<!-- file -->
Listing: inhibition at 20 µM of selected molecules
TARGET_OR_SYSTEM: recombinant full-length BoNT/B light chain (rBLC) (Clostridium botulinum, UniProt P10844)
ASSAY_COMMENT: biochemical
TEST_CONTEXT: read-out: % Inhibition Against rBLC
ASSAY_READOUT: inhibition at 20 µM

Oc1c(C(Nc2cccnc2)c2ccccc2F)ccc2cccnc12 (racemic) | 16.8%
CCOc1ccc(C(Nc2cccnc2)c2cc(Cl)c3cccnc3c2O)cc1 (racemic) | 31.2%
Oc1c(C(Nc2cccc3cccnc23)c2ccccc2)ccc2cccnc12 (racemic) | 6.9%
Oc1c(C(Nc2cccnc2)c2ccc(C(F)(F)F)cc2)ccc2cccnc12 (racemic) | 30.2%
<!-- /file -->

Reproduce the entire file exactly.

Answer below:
Listing: inhibition at 20 µM of selected molecules
TARGET_OR_SYSTEM: recombinant full-length BoNT/B light chain (rBLC) (Clostridium botulinum, UniProt P10844)
ASSAY_COMMENT: biochemical
TEST_CONTEXT: read-out: % Inhibition Against rBLC
ASSAY_READOUT: inhibition at 20 µM

Oc1c(C(Nc2cccnc2)c2ccccc2F)ccc2cccnc12 (racemic) | 16.8%
CCOc1ccc(C(Nc2cccnc2)c2cc(Cl)c3cccnc3c2O)cc1 (racemic) | 31.2%
Oc1c(C(Nc2cccc3cccnc23)c2ccccc2)ccc2cccnc12 (racemic) | 6.9%
Oc1c(C(Nc2cccnc2)c2ccc(C(F)(F)F)cc2)ccc2cccnc12 (racemic) | 30.2%